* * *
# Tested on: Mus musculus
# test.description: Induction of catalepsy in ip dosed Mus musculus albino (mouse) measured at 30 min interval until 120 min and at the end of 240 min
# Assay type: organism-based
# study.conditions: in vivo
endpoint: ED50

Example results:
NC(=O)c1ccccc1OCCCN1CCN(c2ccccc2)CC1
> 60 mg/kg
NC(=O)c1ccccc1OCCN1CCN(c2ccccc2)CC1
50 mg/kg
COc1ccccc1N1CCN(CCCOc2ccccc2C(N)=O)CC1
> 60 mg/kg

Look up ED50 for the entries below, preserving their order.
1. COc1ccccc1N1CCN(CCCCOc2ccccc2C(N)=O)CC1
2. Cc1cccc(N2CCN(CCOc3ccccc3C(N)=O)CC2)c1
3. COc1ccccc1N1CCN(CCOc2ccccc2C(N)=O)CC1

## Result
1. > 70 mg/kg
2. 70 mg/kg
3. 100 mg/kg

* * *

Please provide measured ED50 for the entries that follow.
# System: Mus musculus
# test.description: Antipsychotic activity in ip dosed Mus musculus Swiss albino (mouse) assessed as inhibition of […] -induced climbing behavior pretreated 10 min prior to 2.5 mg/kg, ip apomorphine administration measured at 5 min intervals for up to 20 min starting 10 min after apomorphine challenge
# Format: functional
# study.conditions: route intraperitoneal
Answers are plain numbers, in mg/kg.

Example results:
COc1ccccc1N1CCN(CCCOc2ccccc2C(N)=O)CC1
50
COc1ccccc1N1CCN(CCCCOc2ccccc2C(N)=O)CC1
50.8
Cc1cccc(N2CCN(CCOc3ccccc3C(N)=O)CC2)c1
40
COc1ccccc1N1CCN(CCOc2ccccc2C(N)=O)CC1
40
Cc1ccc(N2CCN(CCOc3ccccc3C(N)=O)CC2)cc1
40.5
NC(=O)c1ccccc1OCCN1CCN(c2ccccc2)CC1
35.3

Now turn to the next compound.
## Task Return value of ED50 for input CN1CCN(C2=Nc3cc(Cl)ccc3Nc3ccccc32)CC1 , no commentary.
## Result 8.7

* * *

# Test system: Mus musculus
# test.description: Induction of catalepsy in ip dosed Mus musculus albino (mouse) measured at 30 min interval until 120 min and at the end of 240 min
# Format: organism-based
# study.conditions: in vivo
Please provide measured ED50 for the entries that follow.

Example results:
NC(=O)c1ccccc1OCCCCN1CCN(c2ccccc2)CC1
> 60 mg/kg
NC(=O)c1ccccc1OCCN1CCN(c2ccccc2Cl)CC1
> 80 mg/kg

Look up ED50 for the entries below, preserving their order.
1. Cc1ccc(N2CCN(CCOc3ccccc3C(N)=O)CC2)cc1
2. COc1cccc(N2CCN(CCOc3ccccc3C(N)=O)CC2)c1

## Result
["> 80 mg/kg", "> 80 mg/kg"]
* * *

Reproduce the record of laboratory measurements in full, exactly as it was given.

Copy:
# Tested on: Mus musculus
# test.description: Induction of catalepsy in ip dosed Mus musculus albino (mouse) measured at 30 min interval until 120 min and at the end of 240 min
# Assay type: organism-based
# study.conditions: in vivo
endpoint: ED50

Example results:
NC(=O)c1ccccc1OCCCN1CCN(c2ccccc2)CC1
> 60 mg/kg
NC(=O)c1ccccc1OCCN1CCN(c2ccccc2)CC1
50 mg/kg
COc1ccccc1N1CCN(CCCOc2ccccc2C(N)=O)CC1
> 60 mg/kg

Look up ED50 for the entries below, preserving their order.
1. COc1ccccc1N1CCN(CCCCOc2ccccc2C(N)=O)CC1
2. Cc1cccc(N2CCN(CCOc3ccccc3C(N)=O)CC2)c1
3. COc1ccccc1N1CCN(CCOc2ccccc2C(N)=O)CC1

## Result
1. > 70 mg/kg
2. 70 mg/kg
3. 100 mg/kg

* * *

Please provide measured ED50 for the entries that follow.
# System: Mus musculus
# test.description: Antipsychotic activity in ip dosed Mus musculus Swiss albino (mouse) assessed as inhibition of […] -induced climbing behavior pretreated 10 min prior to 2.5 mg/kg, ip apomorphine administration measured at 5 min intervals for up to 20 min starting 10 min after apomorphine challenge
# Format: functional
# study.conditions: route intraperitoneal
Answers are plain numbers, in mg/kg.

Example results:
COc1ccccc1N1CCN(CCCOc2ccccc2C(N)=O)CC1
50
COc1ccccc1N1CCN(CCCCOc2ccccc2C(N)=O)CC1
50.8
Cc1cccc(N2CCN(CCOc3ccccc3C(N)=O)CC2)c1
40
COc1ccccc1N1CCN(CCOc2ccccc2C(N)=O)CC1
40
Cc1ccc(N2CCN(CCOc3ccccc3C(N)=O)CC2)cc1
40.5
NC(=O)c1ccccc1OCCN1CCN(c2ccccc2)CC1
35.3

Now turn to the next compound.
## Task Return value of ED50 for input CN1CCN(C2=Nc3cc(Cl)ccc3Nc3ccccc32)CC1 , no commentary.
## Result 8.7

* * *

# Test system: Mus musculus
# test.description: Induction of catalepsy in ip dosed Mus musculus albino (mouse) measured at 30 min interval until 120 min and at the end of 240 min
# Format: organism-based
# study.conditions: in vivo
Please provide measured ED50 for the entries that follow.

Example results:
NC(=O)c1ccccc1OCCCCN1CCN(c2ccccc2)CC1
> 60 mg/kg
NC(=O)c1ccccc1OCCN1CCN(c2ccccc2Cl)CC1
> 80 mg/kg

Look up ED50 for the entries below, preserving their order.
1. Cc1ccc(N2CCN(CCOc3ccccc3C(N)=O)CC2)cc1
2. COc1cccc(N2CCN(CCOc3ccccc3C(N)=O)CC2)c1

## Result
["> 80 mg/kg", "> 80 mg/kg"]